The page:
A three-month budget released in January of this year shows the Taliban raked in nearly $400 million in domestic revenue between September and December 2021. But experts have raised concerns about a lack of transparency. in comparing these data.

Loss of international support, security challenges, climate-related issues and global food inflation are all contributing to a rapidly deteriorating economic situation.

‘There will be no drug production in Afghanistan … we will bring opium production to zero again.’

The Taliban’s commitment to tackling opium cultivation reflects their policy with some success when they last took power more than two decades ago.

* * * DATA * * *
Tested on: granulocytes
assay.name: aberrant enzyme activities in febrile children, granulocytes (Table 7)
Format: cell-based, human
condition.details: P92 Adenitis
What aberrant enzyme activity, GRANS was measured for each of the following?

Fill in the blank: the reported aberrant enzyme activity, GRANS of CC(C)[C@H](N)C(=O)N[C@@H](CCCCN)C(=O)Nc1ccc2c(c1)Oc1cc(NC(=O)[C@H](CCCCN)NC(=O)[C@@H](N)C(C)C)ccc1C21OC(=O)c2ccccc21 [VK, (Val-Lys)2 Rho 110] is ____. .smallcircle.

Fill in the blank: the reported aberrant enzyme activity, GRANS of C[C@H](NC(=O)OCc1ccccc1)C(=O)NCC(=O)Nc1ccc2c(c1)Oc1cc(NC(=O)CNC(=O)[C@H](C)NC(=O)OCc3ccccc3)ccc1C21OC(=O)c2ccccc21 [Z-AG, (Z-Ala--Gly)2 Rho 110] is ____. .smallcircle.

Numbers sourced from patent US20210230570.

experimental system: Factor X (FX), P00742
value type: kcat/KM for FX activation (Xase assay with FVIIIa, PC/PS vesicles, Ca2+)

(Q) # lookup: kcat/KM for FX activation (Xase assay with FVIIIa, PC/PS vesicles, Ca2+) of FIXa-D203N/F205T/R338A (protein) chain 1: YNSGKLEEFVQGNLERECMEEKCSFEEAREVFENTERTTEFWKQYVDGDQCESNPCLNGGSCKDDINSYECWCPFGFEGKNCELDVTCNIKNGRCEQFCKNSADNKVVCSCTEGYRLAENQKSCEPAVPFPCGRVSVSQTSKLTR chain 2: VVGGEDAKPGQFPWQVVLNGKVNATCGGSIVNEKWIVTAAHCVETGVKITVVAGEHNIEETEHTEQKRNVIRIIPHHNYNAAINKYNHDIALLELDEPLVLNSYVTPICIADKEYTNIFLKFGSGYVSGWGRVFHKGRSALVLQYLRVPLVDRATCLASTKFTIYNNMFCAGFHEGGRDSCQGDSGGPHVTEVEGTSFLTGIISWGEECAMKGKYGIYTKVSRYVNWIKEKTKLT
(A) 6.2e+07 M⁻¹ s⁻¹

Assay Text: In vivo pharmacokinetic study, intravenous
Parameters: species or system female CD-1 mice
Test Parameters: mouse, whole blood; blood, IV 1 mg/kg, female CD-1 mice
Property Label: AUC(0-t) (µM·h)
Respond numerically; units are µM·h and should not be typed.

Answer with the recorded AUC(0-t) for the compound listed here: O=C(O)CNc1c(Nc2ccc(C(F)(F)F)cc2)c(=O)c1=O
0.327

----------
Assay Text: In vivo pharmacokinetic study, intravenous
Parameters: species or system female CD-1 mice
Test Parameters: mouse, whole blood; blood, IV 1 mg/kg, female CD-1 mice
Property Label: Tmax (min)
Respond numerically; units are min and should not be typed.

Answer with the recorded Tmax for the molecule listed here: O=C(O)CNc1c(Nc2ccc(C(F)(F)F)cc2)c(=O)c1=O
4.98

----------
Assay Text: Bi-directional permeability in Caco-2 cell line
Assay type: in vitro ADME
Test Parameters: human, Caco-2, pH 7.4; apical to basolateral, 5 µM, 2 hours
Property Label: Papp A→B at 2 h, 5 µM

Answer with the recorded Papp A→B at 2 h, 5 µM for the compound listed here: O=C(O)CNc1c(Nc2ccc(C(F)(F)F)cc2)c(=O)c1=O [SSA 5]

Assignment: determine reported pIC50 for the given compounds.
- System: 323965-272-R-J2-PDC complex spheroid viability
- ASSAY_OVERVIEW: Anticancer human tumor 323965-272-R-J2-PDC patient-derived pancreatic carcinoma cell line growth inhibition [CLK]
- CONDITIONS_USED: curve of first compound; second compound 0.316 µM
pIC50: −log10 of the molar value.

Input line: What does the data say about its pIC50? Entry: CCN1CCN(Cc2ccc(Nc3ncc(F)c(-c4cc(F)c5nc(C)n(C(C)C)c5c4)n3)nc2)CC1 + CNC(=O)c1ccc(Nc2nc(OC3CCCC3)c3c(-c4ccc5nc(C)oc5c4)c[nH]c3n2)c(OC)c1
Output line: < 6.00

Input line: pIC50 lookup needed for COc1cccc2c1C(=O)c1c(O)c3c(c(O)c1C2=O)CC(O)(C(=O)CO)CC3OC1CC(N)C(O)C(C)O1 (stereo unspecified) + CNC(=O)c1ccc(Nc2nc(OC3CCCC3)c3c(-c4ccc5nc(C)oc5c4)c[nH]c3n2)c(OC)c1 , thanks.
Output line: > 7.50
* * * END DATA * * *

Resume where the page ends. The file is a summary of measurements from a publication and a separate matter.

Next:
Opium is used to make heroin – and Afghanistan has been by far the world’s largest source of opium for many years.

In April this year, the Taliban announced a ban on growing poppies.

There is no firm data on how the crackdown has progressed, although reports from some poppy growing areas in the southern province of Helmand suggest The Taliban have forced farmers to destroy poppy fields.

image source, beautiful pictures
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Opium production increases in main harvest 2021

An official US report in July noted that although the Taliban risked losing support from farmers and others involved in the drug trade, they remained “committed to the drug ban”.

However, Dr David Mansfield, an expert on Afghanistan’s drug economy, points out that the main poppy was already harvested by the time the ban was introduced.

“Second letter [annual] Dr. Mansfield says the crop in southwestern Afghanistan is a small crop…so destroying it…will not have a significant impact.